Business method patents: good or bad for the U.S. financial services?

PaymentNews pointed to a research paper title “Business Method Patents and U.S. Financial Services” authored by Robert M. Hunt of the Philadelphia Fed.

As any researcher in knowledge economics would know, maximizing the value of knowledge for society is a difficult problem:  on one hand, you need to provide the proper incentives for innovators to invent (typically a patent system that provides a time-limited monopole), and on the other hand you want this knowledge to be used as fast as possible by as many people. Finding the right balance is not easy. This is a subject I’m really interested in, and business method patentability is a very interesting on its own, so I went through the paper. Here are my notes.

Here is the most important part IMO from the conclusion:

There is at present very little evidence to argue that business method patents have had a significant effect on the R&D investments of financial institutions. It is possible that the availability of business method patents has encouraged more entry and R&D by start-up firms or more efficient trading of technologies. At present, however, these represent intriguing possibilities and not outcomes that have actually been measured. In short, we still cannot determine whether financial patents are creating value for the U.S. economy.
The combination of significant technological overlap among firms, elastic patent boundaries, inadequate enforcement of disclosure requirements, and weak patentability standards raises at least the theoretical possibility of perverse outcomes (Hunt 2006). In such environments, firms may obtain more patents but perform less R&D, since the fruits of such efforts would be subject to an innovation tax imposed by rival firms.

My thoughts:
I think this area of patents is still evolving and regulators are still learning how to best optimize the value of the U.S. economy of patent issuance. There is a risk that startups be issued business method patents that other FIs license only to see themselves fought to death by large FIs in court. I don’t think it will be a big problem for niche markets, but it would be interesting to see what a court would decide if consulted on the non-obviousness of a business method patent issued to a small firm and which possibly has a huge impact/potential to many large FI players.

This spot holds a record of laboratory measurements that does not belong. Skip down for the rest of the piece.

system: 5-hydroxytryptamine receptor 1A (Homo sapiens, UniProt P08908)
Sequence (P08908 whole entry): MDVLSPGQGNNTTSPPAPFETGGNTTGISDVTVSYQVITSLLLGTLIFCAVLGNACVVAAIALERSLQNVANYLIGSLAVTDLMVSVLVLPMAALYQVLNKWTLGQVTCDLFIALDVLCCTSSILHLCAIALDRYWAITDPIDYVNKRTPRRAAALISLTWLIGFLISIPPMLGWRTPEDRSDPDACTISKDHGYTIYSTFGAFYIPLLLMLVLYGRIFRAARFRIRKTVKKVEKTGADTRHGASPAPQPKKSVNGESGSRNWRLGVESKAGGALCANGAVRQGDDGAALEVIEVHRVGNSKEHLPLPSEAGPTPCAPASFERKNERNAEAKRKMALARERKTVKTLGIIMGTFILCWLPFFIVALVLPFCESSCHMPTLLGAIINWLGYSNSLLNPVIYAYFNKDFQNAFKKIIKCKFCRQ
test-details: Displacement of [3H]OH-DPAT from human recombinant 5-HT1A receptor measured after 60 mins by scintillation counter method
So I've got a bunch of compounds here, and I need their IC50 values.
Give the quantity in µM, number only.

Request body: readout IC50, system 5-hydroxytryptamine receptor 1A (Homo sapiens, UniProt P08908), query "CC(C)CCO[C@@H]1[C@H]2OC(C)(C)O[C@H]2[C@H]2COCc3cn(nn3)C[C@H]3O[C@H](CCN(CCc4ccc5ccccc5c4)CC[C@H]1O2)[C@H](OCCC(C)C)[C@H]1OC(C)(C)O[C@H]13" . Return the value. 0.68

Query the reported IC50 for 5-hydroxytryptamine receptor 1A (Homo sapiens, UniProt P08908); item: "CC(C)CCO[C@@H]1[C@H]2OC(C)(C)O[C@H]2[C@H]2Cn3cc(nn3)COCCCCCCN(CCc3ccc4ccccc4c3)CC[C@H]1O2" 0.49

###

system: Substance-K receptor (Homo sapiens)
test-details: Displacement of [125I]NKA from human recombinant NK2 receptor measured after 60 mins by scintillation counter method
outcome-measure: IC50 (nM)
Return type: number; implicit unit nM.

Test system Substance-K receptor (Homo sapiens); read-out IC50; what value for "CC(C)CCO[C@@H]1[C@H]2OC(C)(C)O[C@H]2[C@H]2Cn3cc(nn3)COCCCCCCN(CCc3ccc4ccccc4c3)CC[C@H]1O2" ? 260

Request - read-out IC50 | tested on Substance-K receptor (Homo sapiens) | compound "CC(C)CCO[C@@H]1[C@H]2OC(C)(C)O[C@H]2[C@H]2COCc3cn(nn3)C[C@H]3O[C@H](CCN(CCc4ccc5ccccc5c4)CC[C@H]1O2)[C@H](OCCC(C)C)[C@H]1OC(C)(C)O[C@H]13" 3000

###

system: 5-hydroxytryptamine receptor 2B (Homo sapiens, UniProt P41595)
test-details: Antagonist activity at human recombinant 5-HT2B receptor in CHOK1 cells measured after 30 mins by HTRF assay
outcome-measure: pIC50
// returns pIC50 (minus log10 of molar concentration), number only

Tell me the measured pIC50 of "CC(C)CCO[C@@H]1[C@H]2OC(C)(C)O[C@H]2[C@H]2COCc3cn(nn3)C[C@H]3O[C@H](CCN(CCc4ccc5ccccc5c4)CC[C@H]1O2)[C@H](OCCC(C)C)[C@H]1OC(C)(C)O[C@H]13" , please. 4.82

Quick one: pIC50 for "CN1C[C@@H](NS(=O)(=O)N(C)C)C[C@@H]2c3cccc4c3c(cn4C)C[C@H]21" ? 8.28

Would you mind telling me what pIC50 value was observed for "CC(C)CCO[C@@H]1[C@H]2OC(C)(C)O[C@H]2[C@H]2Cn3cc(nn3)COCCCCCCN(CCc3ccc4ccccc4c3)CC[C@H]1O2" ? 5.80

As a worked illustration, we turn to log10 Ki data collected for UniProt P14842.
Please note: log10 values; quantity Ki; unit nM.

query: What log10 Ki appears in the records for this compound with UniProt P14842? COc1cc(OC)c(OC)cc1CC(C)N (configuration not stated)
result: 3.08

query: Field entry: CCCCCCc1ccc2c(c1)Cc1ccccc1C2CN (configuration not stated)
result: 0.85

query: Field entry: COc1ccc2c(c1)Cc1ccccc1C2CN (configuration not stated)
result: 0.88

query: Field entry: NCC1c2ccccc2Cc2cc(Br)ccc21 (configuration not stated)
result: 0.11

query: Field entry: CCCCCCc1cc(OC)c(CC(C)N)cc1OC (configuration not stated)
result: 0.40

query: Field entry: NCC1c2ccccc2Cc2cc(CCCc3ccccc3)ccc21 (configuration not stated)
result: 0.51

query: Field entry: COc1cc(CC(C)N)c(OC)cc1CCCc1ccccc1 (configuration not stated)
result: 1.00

More excerpts:

A decade after the State Street decision, more than 1,000 business method patents are granted each year. Yet only one in ten are obtained by a financial institution. Most business method patents are also software patents.

That’s 10 business methods per year coming from a FI. Wow! The remainder of the article is basically trying to explain why these numbers are so low. Probably most of banking related business method patents come from startups (ex. SmartyPig has a patent on their business method).

Financial exchanges and the central bank are more research intensive than credit intermediaries (banks and thrifts).

I don’t think that will come as a surprise to anyone. I wrote earlier about the innovation problem at banks (I should have precised credit intermediaries as I’m well-aware that innovation is thriving in the investment side of banks).

Number of financial industries rely heavily on standard setting arrangements esp. payments networks and financial exchanges.

The article seems to imply here, if my understanding is correct, that business method innovation requires multiple parties to implement it, which means it’s hard for any one party to patent it at the same time that it seeks others to use (license if it’s a patent). That’s as if you had to pay to use a standard…